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Author Topic: Victor Tan [Certified Dishonest]  (Read 1332 times)

Offline greentara

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Victor Tan [Certified Dishonest]
« on: January 01, 2016, 08:52:31 PM »
September 2007
• Lawyer Victor Tan ran off with $32,000 of clients’ moneys.
• The amount had been given by a foreign client in relation to a property transaction.
• Tan’s employer, Colin Ng & Partners, only discovered that Tan had been made a bankrupt on 17 August 2007, after it became aware of Tan’s misconduct.
• He is still at large.

Source: https://www.mlaw.gov.sg/content/dam/minlaw/corp/assets/documents/linkclick7efa.pdf

Offline greentara

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Re: Victor Tan [Certified Dishonest]
« Reply #1 on: January 01, 2016, 08:52:57 PM »
Lawyer accused of pocketing client's $30k
Law firm files police report and sacks bankrupt lawyer whose whereabouts are unknown
Sep 11, 2007   
By Teh Joo Lin & Chong Chee Kin

A PROMINENT law firm here has lodged a police report against one of its lawyers, alleging that he had pocketed about $30,000 of a client's money.

Colin Ng & Partners named him as Victor Tan, who is in his 40s and an associate of the firm. He had joined the firm about 21/2 years ago.

He has not shown up for work since Sept 3 and has been uncontactable. His whereabouts are unknown.

Following an internal investigation that raised evidence implicating him, the firm sacked him on Sept 4.

Responding to queries from The Straits Times, the firm said it has also notified the Law Society.

The alleged transgression came to light on Sept 3, when a whistleblower alleged to the firm's partners that Mr Tan had 'committed a wrongdoing'.

The firm immediately launched an investigation, a spokesman said in a statement.

Mr Tan was last seen at the office on Aug 31 in what seemed like business as usual.

He is believed to have arranged to meet a foreign client and received $32,484 in cash from her in relation to a property purchase.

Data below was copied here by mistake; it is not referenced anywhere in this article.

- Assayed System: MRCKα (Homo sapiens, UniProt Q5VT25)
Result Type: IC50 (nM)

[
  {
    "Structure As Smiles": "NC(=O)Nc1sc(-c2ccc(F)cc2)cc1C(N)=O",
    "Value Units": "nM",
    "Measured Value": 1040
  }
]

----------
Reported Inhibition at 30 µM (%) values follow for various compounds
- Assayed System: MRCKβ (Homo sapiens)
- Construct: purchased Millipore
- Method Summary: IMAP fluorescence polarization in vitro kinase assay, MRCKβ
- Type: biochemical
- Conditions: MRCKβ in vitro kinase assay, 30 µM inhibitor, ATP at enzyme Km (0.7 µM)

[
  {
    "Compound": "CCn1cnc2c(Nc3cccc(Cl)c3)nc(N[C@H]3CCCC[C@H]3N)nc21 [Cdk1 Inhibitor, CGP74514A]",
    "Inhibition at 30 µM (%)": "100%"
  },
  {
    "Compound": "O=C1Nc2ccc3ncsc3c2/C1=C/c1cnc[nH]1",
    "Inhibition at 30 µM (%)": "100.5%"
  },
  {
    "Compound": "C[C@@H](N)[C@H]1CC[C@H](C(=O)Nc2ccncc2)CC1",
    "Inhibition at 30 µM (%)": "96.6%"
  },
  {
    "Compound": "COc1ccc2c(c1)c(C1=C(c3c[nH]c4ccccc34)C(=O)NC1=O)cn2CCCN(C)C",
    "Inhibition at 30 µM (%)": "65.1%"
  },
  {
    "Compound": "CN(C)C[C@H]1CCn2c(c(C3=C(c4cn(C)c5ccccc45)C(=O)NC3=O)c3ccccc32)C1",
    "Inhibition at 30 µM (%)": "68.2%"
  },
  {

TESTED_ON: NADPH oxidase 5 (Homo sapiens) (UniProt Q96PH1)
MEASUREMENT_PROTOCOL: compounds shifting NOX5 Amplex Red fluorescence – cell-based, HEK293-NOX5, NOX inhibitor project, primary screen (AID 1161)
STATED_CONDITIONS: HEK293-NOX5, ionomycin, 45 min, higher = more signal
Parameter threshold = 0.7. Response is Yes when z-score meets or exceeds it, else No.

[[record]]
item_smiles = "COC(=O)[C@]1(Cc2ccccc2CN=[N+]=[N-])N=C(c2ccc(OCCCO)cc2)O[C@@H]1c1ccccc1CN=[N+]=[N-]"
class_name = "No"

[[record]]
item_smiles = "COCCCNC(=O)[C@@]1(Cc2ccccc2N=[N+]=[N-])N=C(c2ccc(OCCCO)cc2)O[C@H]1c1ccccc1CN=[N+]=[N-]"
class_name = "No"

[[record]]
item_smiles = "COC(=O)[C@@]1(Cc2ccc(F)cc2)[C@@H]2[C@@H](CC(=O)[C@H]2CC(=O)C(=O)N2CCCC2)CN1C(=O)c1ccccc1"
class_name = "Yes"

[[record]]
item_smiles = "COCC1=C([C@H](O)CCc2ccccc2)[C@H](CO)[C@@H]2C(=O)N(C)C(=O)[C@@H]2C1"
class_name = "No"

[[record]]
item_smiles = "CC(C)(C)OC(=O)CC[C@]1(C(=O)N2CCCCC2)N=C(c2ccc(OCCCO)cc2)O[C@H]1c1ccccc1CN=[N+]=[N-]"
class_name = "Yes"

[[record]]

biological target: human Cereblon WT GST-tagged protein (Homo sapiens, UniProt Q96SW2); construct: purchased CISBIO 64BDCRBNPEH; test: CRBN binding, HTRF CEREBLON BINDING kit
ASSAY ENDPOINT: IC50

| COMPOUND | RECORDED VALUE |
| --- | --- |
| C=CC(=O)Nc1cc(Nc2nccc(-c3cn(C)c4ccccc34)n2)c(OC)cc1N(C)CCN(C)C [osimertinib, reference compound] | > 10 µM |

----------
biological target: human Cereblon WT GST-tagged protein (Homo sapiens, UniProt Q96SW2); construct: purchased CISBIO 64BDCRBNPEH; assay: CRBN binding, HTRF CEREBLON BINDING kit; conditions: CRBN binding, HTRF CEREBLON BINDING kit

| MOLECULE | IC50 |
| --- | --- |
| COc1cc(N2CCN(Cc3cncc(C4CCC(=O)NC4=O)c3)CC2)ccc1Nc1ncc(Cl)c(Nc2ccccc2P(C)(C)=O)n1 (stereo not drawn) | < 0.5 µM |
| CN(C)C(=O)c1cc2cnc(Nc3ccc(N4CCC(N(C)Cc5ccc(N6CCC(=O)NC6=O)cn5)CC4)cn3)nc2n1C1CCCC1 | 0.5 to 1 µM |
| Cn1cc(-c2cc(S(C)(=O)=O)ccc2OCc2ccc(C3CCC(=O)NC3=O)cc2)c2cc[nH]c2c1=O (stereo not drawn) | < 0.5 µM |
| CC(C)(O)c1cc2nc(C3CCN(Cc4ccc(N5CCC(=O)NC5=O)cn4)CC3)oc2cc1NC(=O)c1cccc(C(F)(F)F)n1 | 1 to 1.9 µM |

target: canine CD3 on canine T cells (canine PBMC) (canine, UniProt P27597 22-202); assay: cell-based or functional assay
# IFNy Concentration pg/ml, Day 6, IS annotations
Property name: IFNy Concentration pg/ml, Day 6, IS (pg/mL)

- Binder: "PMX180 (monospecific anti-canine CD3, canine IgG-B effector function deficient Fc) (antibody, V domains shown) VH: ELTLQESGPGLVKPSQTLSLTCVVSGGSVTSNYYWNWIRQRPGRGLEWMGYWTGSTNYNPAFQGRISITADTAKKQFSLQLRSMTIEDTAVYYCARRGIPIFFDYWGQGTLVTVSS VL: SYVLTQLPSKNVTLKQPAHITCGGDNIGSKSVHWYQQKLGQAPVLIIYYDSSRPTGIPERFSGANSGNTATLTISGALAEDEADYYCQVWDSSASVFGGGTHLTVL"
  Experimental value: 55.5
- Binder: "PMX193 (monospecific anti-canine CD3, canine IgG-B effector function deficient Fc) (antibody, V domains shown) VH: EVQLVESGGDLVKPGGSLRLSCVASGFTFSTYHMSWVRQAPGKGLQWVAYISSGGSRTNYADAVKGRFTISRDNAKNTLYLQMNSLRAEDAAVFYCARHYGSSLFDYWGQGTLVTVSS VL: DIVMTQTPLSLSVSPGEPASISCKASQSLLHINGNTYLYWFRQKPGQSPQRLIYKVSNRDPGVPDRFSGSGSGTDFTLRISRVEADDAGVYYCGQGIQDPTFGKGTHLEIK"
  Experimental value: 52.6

He allegedly neither banked the money nor told anyone he was receiving the sum on the day he met the client.

The spokesman said: 'This is a violation of the firm's policies and procedures.'

A police report was then filed and he was fired, as 'the firm takes a strict and serious view against such misconduct on the part of its staff', the spokesman said.

The incident happened two weeks after DBS Bank succeeded in its bankruptcy petition against him on Aug 17 for the $222,082 he owed.

This was not Mr Tan's first legal tangle with banks: In 2003, he was sued for $35,758 by another bank.

That suit was, however, withdrawn two months later. Lawyers said this could have happened either because he had reached a settlement or negotiated a way to repay the debt.

When The Straits Times visited his last known address, a terrace house in Bedok, no one was in.

Mr Tan graduated with a law degree from the National University of Singapore in 1985.

Colin Ng & Partners, known for offering a range of legal services, has close to 100 employees in Singapore alone.

Its website said it is one of the first law firms here to obtain a licence to operate in Beijing and the only Singapore law firm with offices in both the Chinese capital and Hong Kong.

The firm said it had 'stringent systems and processes' in place to safeguard clients' money.

In this case, however, the money never entered the system, the spokesman said, adding that the firm acted immediately on the tip-off.

Meanwhile, the client's property transaction has been successfully concluded without any losses on her end.

When contacted, the police confirmed the case and said investigations were ongoing.

Source: http://shaproperty.blogspot.sg/2007/09/realedge-st-lawyer-accused-of-pocketing.html
Source 2: http://eresources.nlb.gov.sg/newspapers/Digitised/Page/straitstimes20070911-1.1.27.aspx